Connected to the lower end of tubular member 66 is a diffuser assembly shown generally as 70. In the embodiment shown in FIGS. 1 and 2, diffuser assembly 70 comprises a tubular T fitting 72, the cross leg of T fitting 72 being connected on one end to the lower end of tubular member 66 and on the opposite end to a leg 74 having a cap 76 which rests against bottom wall 18. The other leg of the T fitting 72 is connected to a section of flexible tubing 78 which in turn is connected to a rigid, metal tubular member 80, tubular member 80 being connected to a diffuser head 82. Diffuser head 82, as is well known to those skilled in the art, is generally a cylindrical glass frit which is porous and can provide uniform bubble distribution of a desired size depending on the porosity of the frit.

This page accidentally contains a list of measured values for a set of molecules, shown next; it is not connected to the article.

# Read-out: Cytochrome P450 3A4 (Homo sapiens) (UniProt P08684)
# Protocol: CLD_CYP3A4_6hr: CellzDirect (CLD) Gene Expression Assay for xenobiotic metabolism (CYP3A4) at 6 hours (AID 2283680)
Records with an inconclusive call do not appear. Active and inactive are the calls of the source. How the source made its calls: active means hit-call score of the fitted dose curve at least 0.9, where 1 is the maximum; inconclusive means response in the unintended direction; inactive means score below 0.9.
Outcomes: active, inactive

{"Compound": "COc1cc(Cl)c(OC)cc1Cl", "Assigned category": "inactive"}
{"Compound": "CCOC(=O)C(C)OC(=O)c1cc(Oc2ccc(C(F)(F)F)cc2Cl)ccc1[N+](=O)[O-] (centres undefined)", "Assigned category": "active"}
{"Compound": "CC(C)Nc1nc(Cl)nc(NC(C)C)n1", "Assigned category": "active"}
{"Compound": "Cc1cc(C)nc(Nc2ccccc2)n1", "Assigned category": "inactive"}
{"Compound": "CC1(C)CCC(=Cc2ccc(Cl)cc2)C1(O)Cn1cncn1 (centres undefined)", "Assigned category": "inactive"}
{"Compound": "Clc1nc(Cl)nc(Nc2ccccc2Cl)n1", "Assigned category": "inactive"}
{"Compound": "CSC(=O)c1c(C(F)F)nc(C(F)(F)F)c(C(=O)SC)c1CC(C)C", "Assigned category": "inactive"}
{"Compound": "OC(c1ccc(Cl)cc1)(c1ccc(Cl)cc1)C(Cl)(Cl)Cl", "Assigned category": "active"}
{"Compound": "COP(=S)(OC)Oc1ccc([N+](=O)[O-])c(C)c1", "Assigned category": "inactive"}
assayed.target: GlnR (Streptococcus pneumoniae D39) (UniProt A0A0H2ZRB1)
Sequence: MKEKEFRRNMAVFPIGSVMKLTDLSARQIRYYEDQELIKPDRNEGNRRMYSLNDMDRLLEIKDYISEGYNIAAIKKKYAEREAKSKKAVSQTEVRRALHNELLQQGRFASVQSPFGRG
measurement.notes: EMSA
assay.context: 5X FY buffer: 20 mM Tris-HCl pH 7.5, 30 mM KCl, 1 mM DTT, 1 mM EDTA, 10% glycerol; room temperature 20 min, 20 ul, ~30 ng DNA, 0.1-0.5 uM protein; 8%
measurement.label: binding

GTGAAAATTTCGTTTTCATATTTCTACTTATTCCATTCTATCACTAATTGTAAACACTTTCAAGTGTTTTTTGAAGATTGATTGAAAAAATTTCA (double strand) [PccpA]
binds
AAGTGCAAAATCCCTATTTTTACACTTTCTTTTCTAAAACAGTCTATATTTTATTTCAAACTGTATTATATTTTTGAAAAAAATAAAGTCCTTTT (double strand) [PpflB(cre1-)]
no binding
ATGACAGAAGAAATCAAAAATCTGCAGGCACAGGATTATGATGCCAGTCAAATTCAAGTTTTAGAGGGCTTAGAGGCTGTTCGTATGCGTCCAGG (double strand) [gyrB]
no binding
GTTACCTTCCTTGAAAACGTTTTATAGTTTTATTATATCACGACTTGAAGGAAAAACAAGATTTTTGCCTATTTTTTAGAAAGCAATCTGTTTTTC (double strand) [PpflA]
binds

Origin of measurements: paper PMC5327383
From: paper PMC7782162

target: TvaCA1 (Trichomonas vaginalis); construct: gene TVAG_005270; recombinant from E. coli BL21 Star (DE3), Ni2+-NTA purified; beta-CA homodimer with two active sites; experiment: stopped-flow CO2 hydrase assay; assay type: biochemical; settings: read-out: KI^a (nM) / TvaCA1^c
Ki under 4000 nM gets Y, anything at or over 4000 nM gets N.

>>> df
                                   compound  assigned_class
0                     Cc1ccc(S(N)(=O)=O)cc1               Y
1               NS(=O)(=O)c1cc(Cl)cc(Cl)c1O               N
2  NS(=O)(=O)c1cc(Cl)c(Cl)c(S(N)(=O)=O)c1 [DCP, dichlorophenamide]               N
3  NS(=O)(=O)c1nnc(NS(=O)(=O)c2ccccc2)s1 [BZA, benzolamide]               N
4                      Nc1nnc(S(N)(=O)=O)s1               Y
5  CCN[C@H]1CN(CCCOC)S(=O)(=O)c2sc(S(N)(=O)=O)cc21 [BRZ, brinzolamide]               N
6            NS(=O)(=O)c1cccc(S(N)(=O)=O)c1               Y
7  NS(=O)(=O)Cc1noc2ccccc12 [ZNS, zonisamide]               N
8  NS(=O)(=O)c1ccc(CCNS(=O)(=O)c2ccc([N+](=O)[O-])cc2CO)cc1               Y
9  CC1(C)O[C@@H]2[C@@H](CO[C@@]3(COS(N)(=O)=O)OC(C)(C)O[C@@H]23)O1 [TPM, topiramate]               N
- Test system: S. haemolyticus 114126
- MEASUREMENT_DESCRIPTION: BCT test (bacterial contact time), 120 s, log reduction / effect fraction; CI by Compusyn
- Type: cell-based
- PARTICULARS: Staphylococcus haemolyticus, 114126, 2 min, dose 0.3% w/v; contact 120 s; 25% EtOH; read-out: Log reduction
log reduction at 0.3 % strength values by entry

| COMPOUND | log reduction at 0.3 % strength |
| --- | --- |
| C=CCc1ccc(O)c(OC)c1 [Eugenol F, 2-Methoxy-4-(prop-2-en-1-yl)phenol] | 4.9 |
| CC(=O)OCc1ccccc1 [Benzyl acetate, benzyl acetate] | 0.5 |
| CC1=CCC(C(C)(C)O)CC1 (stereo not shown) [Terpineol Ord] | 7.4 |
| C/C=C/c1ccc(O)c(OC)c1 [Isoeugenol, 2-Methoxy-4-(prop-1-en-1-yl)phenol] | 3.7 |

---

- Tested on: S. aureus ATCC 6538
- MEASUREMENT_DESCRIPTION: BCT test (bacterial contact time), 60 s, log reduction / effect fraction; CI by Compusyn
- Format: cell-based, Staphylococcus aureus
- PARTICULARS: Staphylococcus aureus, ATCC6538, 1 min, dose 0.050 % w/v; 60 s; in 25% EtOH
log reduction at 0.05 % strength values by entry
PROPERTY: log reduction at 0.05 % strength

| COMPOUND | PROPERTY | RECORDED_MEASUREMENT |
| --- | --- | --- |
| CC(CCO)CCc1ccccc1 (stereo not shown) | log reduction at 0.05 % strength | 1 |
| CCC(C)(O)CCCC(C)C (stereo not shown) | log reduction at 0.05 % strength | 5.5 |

As seen in FIG. 2, diffuser assembly 70 is disposed in aeration vessel 10 such that diffuser head 82 is in aeration chamber 44. As is well known, an oxygen-containing gas in the form of air introduced through fitting 56 from a source not shown, after passing through tubular members 66, T fitting 72, nipple 77, flexible tubing 78 and tubular member 80 will be dispersed in the form of fine bubbles through the porous diffuser head 82. It is important that diffuser head 82 be positioned such that the air bubbles rise upwardly in aeration chamber 44 as opposed to rising upwardly in clarifier 46. In this regard, clarifier 46 is preferably maintained in a quiescent condition such that any solids which are not digested in aeration chamber 44 and which might pass through mouth 32 into clarifier chamber 46, will settle out on the bottom wall 18 of aeration vessel 10 to be subject to further aerobic digestion. As shown in FIG. 2, diffuser head 82 which is generally cylindrical in shape, has its long axis generally parallel to bottom wall 18. The term “generally parallel” or similar terms referring to the relative positioning of diffuser head 82 and bottom wall 18 is intended to include a variety of angular positions of diffuser head 82 relative to the generally planar bottom wall 18. Thus, and by way of example only, the long axis of diffuser head 82 as measured by an imaginary line passing therethrough could be at an angle passing through bottom wall 18 of from 120E to as large as 240E. These relative positions are indicated by dotted lines A and B, respectively, in FIG. 2. Generally, however, the angle will be closer to 180E, i.e., such that the long axis of diffuser head 82 is generally parallel to bottom wall 18. It will be recognized that this angular constraint of diffuser head 82 is to ensure a maximum dispersion of bubbles issuing from diffuser head 82 into the liquid in aeration chamber 44. It is also desirable that diffuser head 82 not be allowed to rest against bottom wall 18 to minimize turbulence as to any solids settled along bottom wall 18. As is well known to those in the art, air or other oxygen-containing gases being dispersed through diffuser head 82, impart a buoyancy to diffuser head 82 tending to force it upwardly into aeration chamber 44. Indeed, depending upon the flow rate and/or the flexibility of flexible tubing 78, the buoyancy effect could be such as to move diffuser head 82 such that a long axis passing therethrough would be nearly perpendicular to bottom wall 18. This is undesirable as it markedly decreases the dispersion of bubbles issuing from diffuser head 82 and hence impairs the aerobic digestion of solids in aeration chamber 44. With this in mind, and in the embodiment shown in FIG. 2, tubular member 80 may be of metal, the combined weight of diffuser head 82, tubular member 80, and the flexibility of flexible tubing 82 being such as to maintain diffuser head 82 in its angular disposition relative to bottom wall 18 as described above. It can readily be determined from the nature of flexible tubing 78 and the desired air flow through diffuser 82, what amount of weighting, if any, is necessary to maintain diffuser 82 in the angular disposition described above. For example, if given the dimensions of the aeration vessel, metal tubular section 80 was not of sufficient weight to maintain diffuser 82 in the desired angular disposition, then additional weight by any number of means could be attached to tubular member 80 to counter the buoyancy of diffuser 82 being imparted by the air issuing from diffuser head 82.